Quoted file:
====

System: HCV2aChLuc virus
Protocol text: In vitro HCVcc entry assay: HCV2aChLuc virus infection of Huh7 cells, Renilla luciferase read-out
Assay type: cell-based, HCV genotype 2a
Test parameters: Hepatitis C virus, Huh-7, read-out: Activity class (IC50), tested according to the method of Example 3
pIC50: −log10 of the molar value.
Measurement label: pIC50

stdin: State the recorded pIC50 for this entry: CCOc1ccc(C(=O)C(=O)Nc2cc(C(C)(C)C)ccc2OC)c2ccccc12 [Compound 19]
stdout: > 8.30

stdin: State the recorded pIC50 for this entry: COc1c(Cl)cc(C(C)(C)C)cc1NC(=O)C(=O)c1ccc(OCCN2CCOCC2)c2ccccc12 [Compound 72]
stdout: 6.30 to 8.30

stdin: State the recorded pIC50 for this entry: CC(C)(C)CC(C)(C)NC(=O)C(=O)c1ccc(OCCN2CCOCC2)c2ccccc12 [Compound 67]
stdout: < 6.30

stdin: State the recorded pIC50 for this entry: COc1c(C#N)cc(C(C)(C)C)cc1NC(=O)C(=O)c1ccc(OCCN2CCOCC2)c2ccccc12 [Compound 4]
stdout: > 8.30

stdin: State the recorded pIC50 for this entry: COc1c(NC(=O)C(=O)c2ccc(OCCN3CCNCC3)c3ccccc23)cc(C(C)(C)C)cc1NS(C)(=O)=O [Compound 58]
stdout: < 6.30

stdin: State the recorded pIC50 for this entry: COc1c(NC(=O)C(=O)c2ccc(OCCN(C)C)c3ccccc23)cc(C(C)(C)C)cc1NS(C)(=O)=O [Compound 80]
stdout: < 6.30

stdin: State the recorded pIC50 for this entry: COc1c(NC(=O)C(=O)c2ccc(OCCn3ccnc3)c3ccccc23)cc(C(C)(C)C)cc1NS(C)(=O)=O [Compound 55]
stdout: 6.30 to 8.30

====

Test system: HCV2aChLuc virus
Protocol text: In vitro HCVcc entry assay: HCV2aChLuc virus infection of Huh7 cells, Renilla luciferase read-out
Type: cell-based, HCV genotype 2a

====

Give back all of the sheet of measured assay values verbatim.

System: HCV2aChLuc virus
Protocol text: In vitro HCVcc entry assay: HCV2aChLuc virus infection of Huh7 cells, Renilla luciferase read-out
Assay type: cell-based, HCV genotype 2a
Test parameters: Hepatitis C virus, Huh-7, read-out: Activity class (IC50), tested according to the method of Example 3
pIC50: −log10 of the molar value.
Measurement label: pIC50

stdin: State the recorded pIC50 for this entry: CCOc1ccc(C(=O)C(=O)Nc2cc(C(C)(C)C)ccc2OC)c2ccccc12 [Compound 19]
stdout: > 8.30

stdin: State the recorded pIC50 for this entry: COc1c(Cl)cc(C(C)(C)C)cc1NC(=O)C(=O)c1ccc(OCCN2CCOCC2)c2ccccc12 [Compound 72]
stdout: 6.30 to 8.30

stdin: State the recorded pIC50 for this entry: CC(C)(C)CC(C)(C)NC(=O)C(=O)c1ccc(OCCN2CCOCC2)c2ccccc12 [Compound 67]
stdout: < 6.30

stdin: State the recorded pIC50 for this entry: COc1c(C#N)cc(C(C)(C)C)cc1NC(=O)C(=O)c1ccc(OCCN2CCOCC2)c2ccccc12 [Compound 4]
stdout: > 8.30

stdin: State the recorded pIC50 for this entry: COc1c(NC(=O)C(=O)c2ccc(OCCN3CCNCC3)c3ccccc23)cc(C(C)(C)C)cc1NS(C)(=O)=O [Compound 58]
stdout: < 6.30

stdin: State the recorded pIC50 for this entry: COc1c(NC(=O)C(=O)c2ccc(OCCN(C)C)c3ccccc23)cc(C(C)(C)C)cc1NS(C)(=O)=O [Compound 80]
stdout: < 6.30

stdin: State the recorded pIC50 for this entry: COc1c(NC(=O)C(=O)c2ccc(OCCn3ccnc3)c3ccccc23)cc(C(C)(C)C)cc1NS(C)(=O)=O [Compound 55]
stdout: 6.30 to 8.30

====

Test system: HCV2aChLuc virus
Protocol text: In vitro HCVcc entry assay: HCV2aChLuc virus infection of Huh7 cells, Renilla luciferase read-out
Type: cell-based, HCV genotype 2a